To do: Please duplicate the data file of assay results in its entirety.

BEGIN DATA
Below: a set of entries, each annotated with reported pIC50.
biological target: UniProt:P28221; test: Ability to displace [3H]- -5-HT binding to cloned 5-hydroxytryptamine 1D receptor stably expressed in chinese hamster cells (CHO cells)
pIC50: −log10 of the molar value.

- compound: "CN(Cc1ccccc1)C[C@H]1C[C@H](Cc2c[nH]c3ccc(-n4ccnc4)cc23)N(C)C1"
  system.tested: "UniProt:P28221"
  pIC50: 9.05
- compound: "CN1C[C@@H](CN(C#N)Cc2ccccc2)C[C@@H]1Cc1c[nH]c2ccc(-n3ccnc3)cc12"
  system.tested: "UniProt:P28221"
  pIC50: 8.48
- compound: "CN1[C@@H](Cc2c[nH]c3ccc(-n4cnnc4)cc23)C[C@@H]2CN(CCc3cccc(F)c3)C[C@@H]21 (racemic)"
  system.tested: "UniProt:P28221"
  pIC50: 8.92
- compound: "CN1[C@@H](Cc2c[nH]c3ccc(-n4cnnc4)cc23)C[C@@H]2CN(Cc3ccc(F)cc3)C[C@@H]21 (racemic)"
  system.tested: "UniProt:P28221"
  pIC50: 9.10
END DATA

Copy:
Below: a set of entries, each annotated with reported pIC50.
biological target: UniProt:P28221; test: Ability to displace [3H]- -5-HT binding to cloned 5-hydroxytryptamine 1D receptor stably expressed in chinese hamster cells (CHO cells)
pIC50: −log10 of the molar value.

- compound: "CN(Cc1ccccc1)C[C@H]1C[C@H](Cc2c[nH]c3ccc(-n4ccnc4)cc23)N(C)C1"
  system.tested: "UniProt:P28221"
  pIC50: 9.05
- compound: "CN1C[C@@H](CN(C#N)Cc2ccccc2)C[C@@H]1Cc1c[nH]c2ccc(-n3ccnc3)cc12"
  system.tested: "UniProt:P28221"
  pIC50: 8.48
- compound: "CN1[C@@H](Cc2c[nH]c3ccc(-n4cnnc4)cc23)C[C@@H]2CN(CCc3cccc(F)c3)C[C@@H]21 (racemic)"
  system.tested: "UniProt:P28221"
  pIC50: 8.92
- compound: "CN1[C@@H](Cc2c[nH]c3ccc(-n4cnnc4)cc23)C[C@@H]2CN(Cc3ccc(F)cc3)C[C@@H]21 (racemic)"
  system.tested: "UniProt:P28221"
  pIC50: 9.10